Rubio gave me the first look at a 37-page report he plans to release later today on the decline of business investment over the past several decades. It details how nonfinancial corporations, for the first time, now consistently spend more on acquiring financial assets than on capital development. “At its core, the problem is that, beginning in the 1970s, the primary objective for companies became maximizing return to shareholders, and that came at the expense of investing in new capacities and in innovation,” Rubio said. “In essence, it’s coming at the expense of the things that lead to growth. In key industries that are critical to our national security and our national interests, that's even more problematic.”
He declined to name names, as has become so fashionable among politicians of both parties during the Trump era, but Rubio’s unsparing rebuke of the business community more broadly was no less searing as a result.
“What it's resulted in is that you can become a very profitable company that returns a lot of money to shareholders by taking your productive capacity and sending it to China or by turning over your intellectual property because they're allowing you market access, which is generating new revenue,” he added. “That's great for the short- to mid-term. Your stock performance can be very good. Your shareholders are going to be very happy. But it's devastating for American workers, and in the long term it's devastating for America.”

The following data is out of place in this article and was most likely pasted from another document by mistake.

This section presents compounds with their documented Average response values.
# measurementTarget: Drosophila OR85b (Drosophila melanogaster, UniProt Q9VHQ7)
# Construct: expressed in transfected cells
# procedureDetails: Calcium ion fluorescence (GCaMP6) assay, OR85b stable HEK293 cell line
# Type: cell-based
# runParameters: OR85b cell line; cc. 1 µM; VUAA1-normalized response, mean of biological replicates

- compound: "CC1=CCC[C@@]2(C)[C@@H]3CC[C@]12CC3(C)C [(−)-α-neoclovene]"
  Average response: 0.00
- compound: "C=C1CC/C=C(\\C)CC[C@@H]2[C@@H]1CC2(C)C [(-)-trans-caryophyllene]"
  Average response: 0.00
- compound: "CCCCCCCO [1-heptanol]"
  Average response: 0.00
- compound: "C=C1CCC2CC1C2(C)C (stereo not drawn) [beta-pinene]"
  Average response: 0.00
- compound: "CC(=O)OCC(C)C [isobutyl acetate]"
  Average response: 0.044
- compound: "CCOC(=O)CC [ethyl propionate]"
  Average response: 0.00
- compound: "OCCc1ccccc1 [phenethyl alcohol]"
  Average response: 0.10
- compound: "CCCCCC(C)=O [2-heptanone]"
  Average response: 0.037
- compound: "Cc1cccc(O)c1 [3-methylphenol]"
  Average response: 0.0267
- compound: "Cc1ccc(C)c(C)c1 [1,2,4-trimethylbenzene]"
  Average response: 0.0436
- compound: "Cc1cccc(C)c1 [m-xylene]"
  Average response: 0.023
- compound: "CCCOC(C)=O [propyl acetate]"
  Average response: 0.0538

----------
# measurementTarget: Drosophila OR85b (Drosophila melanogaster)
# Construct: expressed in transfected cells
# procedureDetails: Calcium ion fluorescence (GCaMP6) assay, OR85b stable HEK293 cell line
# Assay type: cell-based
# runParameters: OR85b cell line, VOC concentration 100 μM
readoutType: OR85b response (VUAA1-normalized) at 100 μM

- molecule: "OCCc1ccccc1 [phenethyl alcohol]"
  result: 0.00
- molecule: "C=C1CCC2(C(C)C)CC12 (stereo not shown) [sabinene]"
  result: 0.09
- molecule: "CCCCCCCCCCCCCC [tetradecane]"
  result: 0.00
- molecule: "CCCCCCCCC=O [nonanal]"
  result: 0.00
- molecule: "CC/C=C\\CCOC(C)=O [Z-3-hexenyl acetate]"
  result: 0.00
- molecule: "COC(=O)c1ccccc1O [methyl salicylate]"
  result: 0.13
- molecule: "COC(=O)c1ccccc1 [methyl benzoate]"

The senator will chair a hearing at 2:30 p.m. Eastern to consider the reauthorization of the Small Business Administration’s innovation programs. He’ll question two administration officials, and he’s invited four outside witnesses to offer ideas for how government policy can spur additional business investment.